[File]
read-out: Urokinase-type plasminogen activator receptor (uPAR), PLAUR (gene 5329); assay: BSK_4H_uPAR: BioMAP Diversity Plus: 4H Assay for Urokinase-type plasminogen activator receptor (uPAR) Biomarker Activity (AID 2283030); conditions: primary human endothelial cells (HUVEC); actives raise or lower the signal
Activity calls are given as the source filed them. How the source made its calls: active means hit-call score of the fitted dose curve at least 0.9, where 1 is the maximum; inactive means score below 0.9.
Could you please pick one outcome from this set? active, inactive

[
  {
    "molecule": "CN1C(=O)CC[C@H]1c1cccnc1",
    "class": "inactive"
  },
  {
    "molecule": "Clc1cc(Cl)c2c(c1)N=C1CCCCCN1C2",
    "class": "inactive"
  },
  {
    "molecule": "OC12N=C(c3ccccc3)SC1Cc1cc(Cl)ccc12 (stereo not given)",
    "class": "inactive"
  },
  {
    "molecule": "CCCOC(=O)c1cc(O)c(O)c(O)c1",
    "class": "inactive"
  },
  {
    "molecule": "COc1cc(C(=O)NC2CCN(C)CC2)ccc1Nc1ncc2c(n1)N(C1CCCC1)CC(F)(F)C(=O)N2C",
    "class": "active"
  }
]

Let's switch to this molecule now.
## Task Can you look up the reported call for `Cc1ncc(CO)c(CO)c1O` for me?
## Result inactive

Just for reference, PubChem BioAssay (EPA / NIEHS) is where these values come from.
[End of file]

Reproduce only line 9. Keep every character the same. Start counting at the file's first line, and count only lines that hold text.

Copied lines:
  {